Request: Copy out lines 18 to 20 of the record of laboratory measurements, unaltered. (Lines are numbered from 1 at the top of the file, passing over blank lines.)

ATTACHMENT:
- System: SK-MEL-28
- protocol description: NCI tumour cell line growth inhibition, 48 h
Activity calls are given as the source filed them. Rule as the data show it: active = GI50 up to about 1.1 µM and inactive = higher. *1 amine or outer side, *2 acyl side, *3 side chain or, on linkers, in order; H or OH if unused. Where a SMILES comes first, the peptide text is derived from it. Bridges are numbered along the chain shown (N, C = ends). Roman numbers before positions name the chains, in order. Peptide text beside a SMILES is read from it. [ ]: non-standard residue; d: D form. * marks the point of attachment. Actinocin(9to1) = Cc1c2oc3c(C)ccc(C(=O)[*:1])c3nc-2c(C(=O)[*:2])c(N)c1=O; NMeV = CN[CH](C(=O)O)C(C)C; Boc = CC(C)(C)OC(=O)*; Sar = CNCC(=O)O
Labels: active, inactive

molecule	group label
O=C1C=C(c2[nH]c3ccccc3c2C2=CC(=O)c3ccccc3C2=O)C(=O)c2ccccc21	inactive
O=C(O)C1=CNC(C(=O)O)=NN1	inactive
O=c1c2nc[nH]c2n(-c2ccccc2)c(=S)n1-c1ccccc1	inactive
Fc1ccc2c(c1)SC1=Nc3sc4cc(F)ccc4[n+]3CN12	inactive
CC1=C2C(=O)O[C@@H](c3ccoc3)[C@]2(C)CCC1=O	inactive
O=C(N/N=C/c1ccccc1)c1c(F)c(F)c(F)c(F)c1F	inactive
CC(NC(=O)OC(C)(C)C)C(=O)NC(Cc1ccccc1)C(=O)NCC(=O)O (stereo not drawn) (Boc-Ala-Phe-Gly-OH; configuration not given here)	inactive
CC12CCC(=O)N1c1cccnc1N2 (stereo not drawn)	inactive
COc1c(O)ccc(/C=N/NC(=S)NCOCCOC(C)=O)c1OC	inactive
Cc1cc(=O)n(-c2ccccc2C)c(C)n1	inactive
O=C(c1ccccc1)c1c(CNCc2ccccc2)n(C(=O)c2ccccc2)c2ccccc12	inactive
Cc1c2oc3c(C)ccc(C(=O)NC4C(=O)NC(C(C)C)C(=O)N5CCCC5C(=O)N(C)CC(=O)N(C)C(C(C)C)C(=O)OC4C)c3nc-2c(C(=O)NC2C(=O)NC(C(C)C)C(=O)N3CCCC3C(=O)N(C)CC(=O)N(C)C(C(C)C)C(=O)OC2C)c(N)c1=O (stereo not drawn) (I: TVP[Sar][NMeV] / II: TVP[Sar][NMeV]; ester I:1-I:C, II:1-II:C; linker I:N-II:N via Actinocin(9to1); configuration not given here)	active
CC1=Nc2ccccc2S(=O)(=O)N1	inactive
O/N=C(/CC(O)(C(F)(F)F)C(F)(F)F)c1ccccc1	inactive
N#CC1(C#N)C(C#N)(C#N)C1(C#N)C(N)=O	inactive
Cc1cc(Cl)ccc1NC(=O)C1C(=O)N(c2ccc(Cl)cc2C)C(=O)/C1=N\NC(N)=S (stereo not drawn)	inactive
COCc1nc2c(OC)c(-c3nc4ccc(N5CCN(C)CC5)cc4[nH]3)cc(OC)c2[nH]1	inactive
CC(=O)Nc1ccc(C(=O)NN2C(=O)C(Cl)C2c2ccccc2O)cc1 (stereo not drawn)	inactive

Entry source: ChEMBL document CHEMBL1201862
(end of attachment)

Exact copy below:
CC1=Nc2ccccc2S(=O)(=O)N1	inactive
O/N=C(/CC(O)(C(F)(F)F)C(F)(F)F)c1ccccc1	inactive
N#CC1(C#N)C(C#N)(C#N)C1(C#N)C(N)=O	inactive